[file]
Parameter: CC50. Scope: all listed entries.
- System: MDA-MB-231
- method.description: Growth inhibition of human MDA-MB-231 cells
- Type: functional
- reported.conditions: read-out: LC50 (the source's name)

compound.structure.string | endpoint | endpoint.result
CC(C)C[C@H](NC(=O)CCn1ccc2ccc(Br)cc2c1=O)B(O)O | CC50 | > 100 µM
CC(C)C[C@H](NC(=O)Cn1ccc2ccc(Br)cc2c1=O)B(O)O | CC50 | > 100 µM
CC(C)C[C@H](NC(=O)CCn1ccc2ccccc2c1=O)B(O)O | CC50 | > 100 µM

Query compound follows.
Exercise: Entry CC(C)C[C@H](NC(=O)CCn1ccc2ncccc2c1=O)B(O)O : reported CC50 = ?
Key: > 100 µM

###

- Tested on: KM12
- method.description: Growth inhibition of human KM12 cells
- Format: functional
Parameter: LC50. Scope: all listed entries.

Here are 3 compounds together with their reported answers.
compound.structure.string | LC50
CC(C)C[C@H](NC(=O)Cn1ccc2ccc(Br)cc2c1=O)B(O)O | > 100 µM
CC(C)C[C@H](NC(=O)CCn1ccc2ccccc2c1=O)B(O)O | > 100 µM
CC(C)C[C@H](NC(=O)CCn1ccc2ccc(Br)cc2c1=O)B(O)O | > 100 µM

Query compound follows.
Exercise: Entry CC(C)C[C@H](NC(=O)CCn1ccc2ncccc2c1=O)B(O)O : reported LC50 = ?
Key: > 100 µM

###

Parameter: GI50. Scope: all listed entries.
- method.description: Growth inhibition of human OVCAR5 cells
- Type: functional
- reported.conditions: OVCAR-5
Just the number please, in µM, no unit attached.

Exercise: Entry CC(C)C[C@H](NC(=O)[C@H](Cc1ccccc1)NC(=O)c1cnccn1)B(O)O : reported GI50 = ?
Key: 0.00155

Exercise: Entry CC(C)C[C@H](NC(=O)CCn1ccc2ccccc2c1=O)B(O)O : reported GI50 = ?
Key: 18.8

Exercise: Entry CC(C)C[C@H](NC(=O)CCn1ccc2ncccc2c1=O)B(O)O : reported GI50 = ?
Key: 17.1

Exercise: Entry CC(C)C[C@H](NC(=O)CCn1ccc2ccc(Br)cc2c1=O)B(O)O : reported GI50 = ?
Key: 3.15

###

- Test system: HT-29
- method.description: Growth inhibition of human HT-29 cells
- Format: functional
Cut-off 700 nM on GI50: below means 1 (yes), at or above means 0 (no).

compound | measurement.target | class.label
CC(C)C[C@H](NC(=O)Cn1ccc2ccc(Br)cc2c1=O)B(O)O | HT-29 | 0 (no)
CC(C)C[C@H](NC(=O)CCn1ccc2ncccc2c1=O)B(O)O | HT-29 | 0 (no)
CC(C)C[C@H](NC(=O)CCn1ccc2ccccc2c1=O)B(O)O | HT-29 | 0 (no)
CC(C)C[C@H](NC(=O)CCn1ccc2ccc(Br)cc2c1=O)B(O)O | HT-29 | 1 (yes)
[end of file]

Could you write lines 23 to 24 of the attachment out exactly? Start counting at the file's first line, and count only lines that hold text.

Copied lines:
Query compound follows.
Exercise: Entry CC(C)C[C@H](NC(=O)CCn1ccc2ncccc2c1=O)B(O)O : reported LC50 = ?